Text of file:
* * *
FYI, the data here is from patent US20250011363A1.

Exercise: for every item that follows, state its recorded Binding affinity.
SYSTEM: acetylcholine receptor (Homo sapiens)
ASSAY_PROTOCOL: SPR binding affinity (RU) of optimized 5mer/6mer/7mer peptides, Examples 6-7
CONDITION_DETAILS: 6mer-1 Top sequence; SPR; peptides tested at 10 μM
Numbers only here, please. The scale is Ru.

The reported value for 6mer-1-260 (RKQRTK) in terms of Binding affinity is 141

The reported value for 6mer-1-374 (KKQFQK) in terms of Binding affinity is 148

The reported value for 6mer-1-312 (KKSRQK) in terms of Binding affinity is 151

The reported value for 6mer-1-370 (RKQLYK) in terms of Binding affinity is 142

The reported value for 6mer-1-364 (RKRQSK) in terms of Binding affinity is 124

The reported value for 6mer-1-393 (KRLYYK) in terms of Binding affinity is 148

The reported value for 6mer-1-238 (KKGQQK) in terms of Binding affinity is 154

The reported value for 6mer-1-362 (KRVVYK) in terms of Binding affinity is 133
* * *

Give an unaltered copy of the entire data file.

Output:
FYI, the data here is from patent US20250011363A1.

Exercise: for every item that follows, state its recorded Binding affinity.
SYSTEM: acetylcholine receptor (Homo sapiens)
ASSAY_PROTOCOL: SPR binding affinity (RU) of optimized 5mer/6mer/7mer peptides, Examples 6-7
CONDITION_DETAILS: 6mer-1 Top sequence; SPR; peptides tested at 10 μM
Numbers only here, please. The scale is Ru.

The reported value for 6mer-1-260 (RKQRTK) in terms of Binding affinity is 141

The reported value for 6mer-1-374 (KKQFQK) in terms of Binding affinity is 148

The reported value for 6mer-1-312 (KKSRQK) in terms of Binding affinity is 151

The reported value for 6mer-1-370 (RKQLYK) in terms of Binding affinity is 142

The reported value for 6mer-1-364 (RKRQSK) in terms of Binding affinity is 124

The reported value for 6mer-1-393 (KRLYYK) in terms of Binding affinity is 148

The reported value for 6mer-1-238 (KKGQQK) in terms of Binding affinity is 154

The reported value for 6mer-1-362 (KRVVYK) in terms of Binding affinity is 133